Preface: I believe that the right thing to do is situational. In other words, cut and dry moral rules are not complex enough to decide what is the correct thing to do in some situations. The application of such moral rules can lead to the right decision in some cases and in other cases it could lead to the wrong one.
"Free Matt Cooper!And Walter Pincus! And maybe even Bob Novak"
I don't understand how the first amendment protects journalist from not giving up their sources.
So could a journalist report on a crime that someone told them about (which for arguments sake lets say that the source was involved in the crime) and named names of the people who committed the crimes.
Lets say that crime was a crime where children had died and lots of them?
How would you feel about a journalist not giving up their source because it is their first amendment right?
I know that I am sinking to the level of ad hominem, but I did it to make a point.
A journalist protecting their source (ie. Someone who commits a crime) could be protecting people who have hurt other's right to pursue freedom, happiness, and the American way. Which is stronger, the god given rights we have, or some amendment man wrote? I think I know which one the founders would choose.
Fitzgerald's Javertian pursuit of these three reporters for "information" is clearly unjust. Remember, the Intelligence Identities Protection Act was explicitly designed to avoid the establishment of an Official Secrets Act. It was meant to protect journalists such as Novak who occasionally name names. Instead, Fitzgerald is using the law to create the procedural equivalent of an Official Secrets Act. This is bullying, pure and simple.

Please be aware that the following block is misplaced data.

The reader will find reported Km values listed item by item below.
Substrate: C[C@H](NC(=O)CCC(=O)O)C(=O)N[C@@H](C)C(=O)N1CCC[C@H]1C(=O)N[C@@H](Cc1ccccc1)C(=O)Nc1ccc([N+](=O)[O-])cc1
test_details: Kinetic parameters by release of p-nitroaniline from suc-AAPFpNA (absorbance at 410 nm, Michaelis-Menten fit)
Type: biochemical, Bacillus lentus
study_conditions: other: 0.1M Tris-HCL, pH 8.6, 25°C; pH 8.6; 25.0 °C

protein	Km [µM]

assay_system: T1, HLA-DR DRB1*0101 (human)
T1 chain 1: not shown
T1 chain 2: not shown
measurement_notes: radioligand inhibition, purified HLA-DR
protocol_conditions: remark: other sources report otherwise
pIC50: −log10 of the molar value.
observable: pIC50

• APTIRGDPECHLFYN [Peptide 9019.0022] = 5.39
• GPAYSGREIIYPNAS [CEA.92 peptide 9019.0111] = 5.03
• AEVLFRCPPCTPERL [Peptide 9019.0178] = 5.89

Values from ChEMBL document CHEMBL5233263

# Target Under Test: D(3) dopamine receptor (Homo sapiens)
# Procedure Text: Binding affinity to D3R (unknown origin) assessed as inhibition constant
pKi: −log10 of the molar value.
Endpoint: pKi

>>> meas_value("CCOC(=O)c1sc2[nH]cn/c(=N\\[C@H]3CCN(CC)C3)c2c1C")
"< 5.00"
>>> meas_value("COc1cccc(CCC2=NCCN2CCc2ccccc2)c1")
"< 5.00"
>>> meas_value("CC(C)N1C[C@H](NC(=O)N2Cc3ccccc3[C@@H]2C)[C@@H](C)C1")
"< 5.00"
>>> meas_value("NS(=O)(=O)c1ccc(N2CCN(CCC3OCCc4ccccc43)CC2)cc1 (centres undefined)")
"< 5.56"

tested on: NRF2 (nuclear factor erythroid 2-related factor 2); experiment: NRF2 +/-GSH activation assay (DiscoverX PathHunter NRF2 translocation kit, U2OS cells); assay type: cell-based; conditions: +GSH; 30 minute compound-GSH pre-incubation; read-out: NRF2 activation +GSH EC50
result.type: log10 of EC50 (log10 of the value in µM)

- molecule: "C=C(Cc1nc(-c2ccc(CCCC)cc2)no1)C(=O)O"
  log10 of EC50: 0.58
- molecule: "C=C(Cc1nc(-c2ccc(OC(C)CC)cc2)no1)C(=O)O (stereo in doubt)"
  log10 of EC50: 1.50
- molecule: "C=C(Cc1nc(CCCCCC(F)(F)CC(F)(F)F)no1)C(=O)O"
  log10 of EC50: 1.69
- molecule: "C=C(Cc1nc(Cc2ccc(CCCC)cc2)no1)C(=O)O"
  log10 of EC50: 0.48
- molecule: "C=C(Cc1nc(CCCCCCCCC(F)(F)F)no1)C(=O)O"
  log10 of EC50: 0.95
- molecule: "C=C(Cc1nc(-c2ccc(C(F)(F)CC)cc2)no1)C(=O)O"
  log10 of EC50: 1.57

These journalist are protecting someone who outed a CIA agent, they are protecting a person who could have possibly committed a crime. This entire article reeks of a journalists thinking they are better than everyone else, as if the journalists abide by their own set of rules. This habit of journalist protecting their sources seems like it was something that was drilled into them at school. It does not sound like the question was ever posed, "When should I protect my sources and when should I turn them over to the police?".
I can see how a journalists ability to get sources would decline once it was realized that the journalist would turn the sources over. If a journalist is protecting their sources for that reason, they are protecting their sources to protect their career, instead of abiding by some abstract moral code.
If I wrote a story on this blog, which dealt or helped facilitate a crime, I would go to jail once they caught me. I could not hide behind a fake name forever. The isp would had me over to just make a point, blogspot would not step in and save me.
Morally I don't see how journalist can unquestionably justify protecting their sources in all situations, though hiding behind the first amendment seems to let some of them sleep at night.